18. Ben S. Bernanke & Ilian Mihov, 1998. "Measuring Monetary Policy," The Quarterly Journal of Economics, MIT Press, vol. 113(3), pages 869-902, August.
  19. Glenn D. Rudebusch, 2001. "Term structure evidence on interest rate smoothing and monetary policy inertia," Working Paper Series 2001-02, Federal Reserve Bank of San Francisco.
  20. Minford, Patrick & Theodoridis, Konstantinos & Meenagh, David, 2007. "Testing a model of the UK by the method of indirect inference," Cardiff Economics Working Papers E2007/2, Cardiff University, Cardiff Business School, Economics Section, revised Apr 2008.
  21. Sack, Brian & Wieland, Volker, 2000. "Interest-rate smoothing and optimal monetary policy: a review of recent empirical evidence," Journal of Economics and Business, Elsevier, vol. 52(1-2), pages 205-228.
  22. Lucas, Robert Jr, 1976. "Econometric policy evaluation: A critique," Carnegie-Rochester Conference Series on Public Policy, Elsevier, vol. 1(1), pages 19-46, January.
  23. Wickens, Michael R, 1982. "The Efficient Estimation of Econometric Models with Rational Expectations," Review of Economic Studies, Wiley Blackwell, vol. 49(1), pages 55-67, January.
  24. Calvo, Guillermo A., 1983. "Staggered prices in a utility-maximizing framework," Journal of Monetary Economics, Elsevier, vol. 12(3), pages 383-398, September.
  25. English William B. & Nelson William R. & Sack Brian P., 2003. "Interpreting the Significance of the Lagged Interest Rate in Estimated Monetary Policy Rules," The B.E. Journal of Macroeconomics, De Gruyter, vol. 3(1), pages 1-18, April.
  26. Gourieroux, C. & Monfort, A. & Renault, E., 1992. "Indirect Inference," Papers 92.279, Toulouse - GREMAQ.
  27. Clarida, Richard & Galí, Jordi & Gertler, Mark, 1998. "Monetary Policy Rules and Macroeconomic Stability: Evidence and Some Theory," CEPR Discussion Papers 1908, C.E.P.R. Discussion Papers.
  28. Carl E. Walsh, 2003. "Monetary Theory and Policy, 2nd Edition," MIT Press Books, The MIT Press, edition 2, volume 1, number 0262232316, June.
  29. Dale W. Henderson & Warwick J. McKibbin, 1993. "A comparison of some basic monetary policy regimes for open economies: implications of different degrees of instrument adjustment and wage persistence," International Finance Discussion Papers 458, Board of Governors of the Federal Reserve System (U.S.).
  30. Castelnuovo, Efrem, 2003. "Taylor rules, omitted variables, and interest rate smoothing in the US," Economics Letters, Elsevier, vol. 81(1), pages 55-59, October.
  31. Zhongjun Qu & Pierre Perron, 2005. "Estimating and testing structural changes in multivariate regressions," Boston University - Department of Economics - Working Papers Series WP2005-012, Boston University - Department of Economics.
  32. Gregory, Allan W & Smith, Gregor W, 1991. "Calibration as Testing: Inference in Simulated Macroeconomic Models," Journal of Business & Economic Statistics, American Statistical Association, vol. 9(3), pages 297-303, July.
  33. Smith, A A, Jr, 1993. "Estimating Nonlinear Time-Series Models Using Simulated Vector Autoregressions," Journal of Applied Econometrics, John Wiley & Sons, Ltd., vol. 8(S), pages S63-84, Suppl. De.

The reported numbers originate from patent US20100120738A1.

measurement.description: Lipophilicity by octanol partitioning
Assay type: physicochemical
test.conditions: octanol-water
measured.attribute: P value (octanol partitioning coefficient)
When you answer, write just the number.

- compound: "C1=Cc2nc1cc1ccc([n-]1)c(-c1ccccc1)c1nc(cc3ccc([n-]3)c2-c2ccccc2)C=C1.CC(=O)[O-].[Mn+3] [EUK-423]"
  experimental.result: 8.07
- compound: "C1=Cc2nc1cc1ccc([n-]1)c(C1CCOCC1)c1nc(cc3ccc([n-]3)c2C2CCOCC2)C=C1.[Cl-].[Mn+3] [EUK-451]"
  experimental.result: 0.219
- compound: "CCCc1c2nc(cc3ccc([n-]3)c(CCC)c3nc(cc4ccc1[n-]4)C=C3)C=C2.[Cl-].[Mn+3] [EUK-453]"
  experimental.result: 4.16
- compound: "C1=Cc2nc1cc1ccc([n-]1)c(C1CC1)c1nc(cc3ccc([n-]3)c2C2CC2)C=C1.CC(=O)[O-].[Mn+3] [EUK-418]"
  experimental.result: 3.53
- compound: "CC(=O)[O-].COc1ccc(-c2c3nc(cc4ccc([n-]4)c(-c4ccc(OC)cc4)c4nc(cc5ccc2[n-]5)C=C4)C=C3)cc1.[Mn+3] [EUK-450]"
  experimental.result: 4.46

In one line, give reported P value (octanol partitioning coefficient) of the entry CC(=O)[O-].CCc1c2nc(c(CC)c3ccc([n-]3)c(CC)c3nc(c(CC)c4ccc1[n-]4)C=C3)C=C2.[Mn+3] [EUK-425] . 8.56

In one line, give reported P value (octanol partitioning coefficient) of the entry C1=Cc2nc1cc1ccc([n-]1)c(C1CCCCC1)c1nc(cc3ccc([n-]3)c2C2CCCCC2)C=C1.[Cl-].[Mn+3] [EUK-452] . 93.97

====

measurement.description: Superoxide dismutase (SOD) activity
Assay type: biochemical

34. Patrick Minford, 2008. "Commentary on "Economic projections and rules of thumb for monetary policy "," Review, Federal Reserve Bank of St. Louis, issue Jul, pages 331-338.
  35. Nistico, Salvatore, 2007. "The welfare loss from unstable inflation," Economics Letters, Elsevier, vol. 96(1), pages 51-57, July.
  36. Taylor, John B., 1993. "Discretion versus policy rules in practice," Carnegie-Rochester Conference Series on Public Policy, Elsevier, vol. 39(1), pages 195-214, December.
  37. L. Ingber, 1996. "Adaptive simulated annealing (ASA): Lessons learned," Lester Ingber Papers 96as, Lester Ingber.
Full references (including those not matched with items on IDEAS)

This item is not listed on Wikipedia, on a reading list or among the top items on IDEAS.

When requesting a correction, please mention this item's handle: RePEc:eee:ecmode:v:32:y:2013:i:c:p:113-123. See general information about how to correct material in RePEc.

For technical questions regarding this item, or to correct its authors, title, abstract, bibliographic or download information, contact: (Zhang, Lei)

If you have authored this item and are not yet registered with RePEc, we encourage you to do it here. This allows to link your profile to this item. It also allows you to accept potential citations to this item that we are uncertain about.

If references are entirely missing, you can add them using this form.

If the full references list an item that is present in RePEc, but the system did not link to it, you can help with this form.

If you know of missing items citing this one, you can help us creating those links by adding the relevant references in the same way as above, for each refering item. If you are a registered author of this item, you may also want to check the "citations" tab in your profile, as there may be some citations waiting for confirmation.

Please note that corrections may take a couple of weeks to filter through the various RePEc services.

This information is provided to you by IDEAS at the Research Division of the Federal Reserve Bank of St. Louis using RePEc data.